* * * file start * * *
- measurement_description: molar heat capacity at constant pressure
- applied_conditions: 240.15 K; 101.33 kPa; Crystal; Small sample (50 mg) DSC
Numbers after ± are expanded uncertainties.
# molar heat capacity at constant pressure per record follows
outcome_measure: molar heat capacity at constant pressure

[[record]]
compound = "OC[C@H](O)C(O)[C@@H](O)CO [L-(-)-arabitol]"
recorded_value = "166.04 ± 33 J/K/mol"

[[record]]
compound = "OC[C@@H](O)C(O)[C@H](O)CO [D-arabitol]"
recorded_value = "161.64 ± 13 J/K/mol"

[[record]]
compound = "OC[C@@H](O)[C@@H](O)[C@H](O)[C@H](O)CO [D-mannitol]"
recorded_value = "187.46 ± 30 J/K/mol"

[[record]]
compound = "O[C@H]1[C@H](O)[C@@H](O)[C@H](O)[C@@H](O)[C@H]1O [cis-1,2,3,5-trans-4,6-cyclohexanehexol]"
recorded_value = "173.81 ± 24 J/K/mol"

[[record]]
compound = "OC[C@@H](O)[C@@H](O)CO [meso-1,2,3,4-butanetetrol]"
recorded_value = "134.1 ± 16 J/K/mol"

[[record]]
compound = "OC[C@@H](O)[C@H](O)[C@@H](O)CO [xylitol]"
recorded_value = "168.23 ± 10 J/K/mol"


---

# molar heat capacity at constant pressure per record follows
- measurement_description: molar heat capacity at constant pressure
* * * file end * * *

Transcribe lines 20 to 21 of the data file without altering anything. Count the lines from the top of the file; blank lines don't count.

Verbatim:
recorded_value = "134.1 ± 16 J/K/mol"

[[record]]